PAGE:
The reason that I make a point about the messy subdivision rubbish in this area prior to the creation of Mayfield Park is that I suspect this was part of the reason for the creation of the park - either speculators moved in and bought land there but were unable / unwilling to continue to pay rates on it, or for some other reason it ended up in the hands of council, as per the Sunshine example detailed recently. I am imagining that some enterprising council employees saw the opportunity to provide open space in the area and heighten the amenity for the surrounding subdivisions. You should also compare the Gregory's map and the present-day Google Map as far as the open space areas adjoining Pamela, Bernard, Cora, and Bales are concerned - all one big space now, stretching east.

Of course the creation of the Mulgrave Freeway (1972; now a part of a bigger enterprise, the Monash Freeway) made the greatest changes of all in this area, bisecting a suburb and changing the social climate either side. I would love to read the documentation on the way that the City of Waverley (as it was up until 1994) braced itself for the changes the Freeway would make to its communities. A lot of streets were lost in the construction of that Freeway... although many of them were surely only streets on paper.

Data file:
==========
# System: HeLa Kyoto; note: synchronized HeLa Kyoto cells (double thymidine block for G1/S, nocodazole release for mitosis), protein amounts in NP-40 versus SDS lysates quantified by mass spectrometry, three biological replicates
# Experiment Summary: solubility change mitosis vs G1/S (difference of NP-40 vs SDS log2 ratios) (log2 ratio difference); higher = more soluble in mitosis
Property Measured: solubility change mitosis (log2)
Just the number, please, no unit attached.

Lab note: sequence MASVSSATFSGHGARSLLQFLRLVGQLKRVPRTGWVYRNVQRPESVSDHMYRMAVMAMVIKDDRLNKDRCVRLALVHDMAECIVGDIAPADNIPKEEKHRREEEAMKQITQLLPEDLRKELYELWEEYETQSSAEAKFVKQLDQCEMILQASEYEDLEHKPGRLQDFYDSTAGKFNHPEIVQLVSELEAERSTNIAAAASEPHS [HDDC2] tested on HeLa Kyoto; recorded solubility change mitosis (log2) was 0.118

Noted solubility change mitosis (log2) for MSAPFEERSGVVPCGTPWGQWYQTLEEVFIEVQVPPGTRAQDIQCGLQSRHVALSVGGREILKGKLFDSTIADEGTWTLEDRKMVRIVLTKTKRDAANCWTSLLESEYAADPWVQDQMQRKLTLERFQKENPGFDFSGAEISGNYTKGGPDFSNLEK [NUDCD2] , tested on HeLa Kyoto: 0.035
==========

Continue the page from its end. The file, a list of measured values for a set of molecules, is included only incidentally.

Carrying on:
Saturday, January 16, 2016

Trystan Edwards

From Robert Freestone who says only that it is 'Trystan Edwards, 1934'. More information as it comes to hand. 


Thursday, January 14, 2016

Tennis Courts in block bounded by Devonshire, Cornwall, Thomsons and Una Streets, Sunshine, Victoria

Victoria Kolankiewicz alerted me to this unusual space this afternoon: a block in the Melbourne suburb of Sunshine within which two 'roads' (unnamed, probably better termed lanes) run alongside what I assume is a public open space containing tennis courts.

A search in the digitised newspapers reveal nothing of consequence regarding the designation of the space for recreation aside from the information that Una Street, which it should be assumed was created at the same time as the block in question, dates back to at least 1937. Here is a mention of it in the Sunshine Advocate from 8 October 1937, p. 6, in which it is apparently being repaired by council:



It would be sensible therefore to assume that the block dates back to the first half (at least) of the 20th century. But curiosity got the better of me and I decided to spring for the original subdivision plan:


The confusing part is not the plan per se (though that's not exactly a common format for a suburban subdivision) but the date on it: it was lodged on 31 March 1960.

Note no designated purpose for the large central space ('lot 9') and the 'roads' are clearly far too narrow to be anything other than lanes (though Google Maps suggests that they allow for road access!). I'll have to visit this site soon, at which time I'll have more to report and can add to this information.

UPDATE:

My trusty Morgans Official Street Directory Melbourne and Suburbs from some indeterminate (but pretty guessable) late 1940s time reveals that the site was, at one time, crossed by two roads, Shelley Street and Byron Street: (this is map 59, by the way):


The Sunshine Advocate for 19 January 1951 (p. 1) tells us this: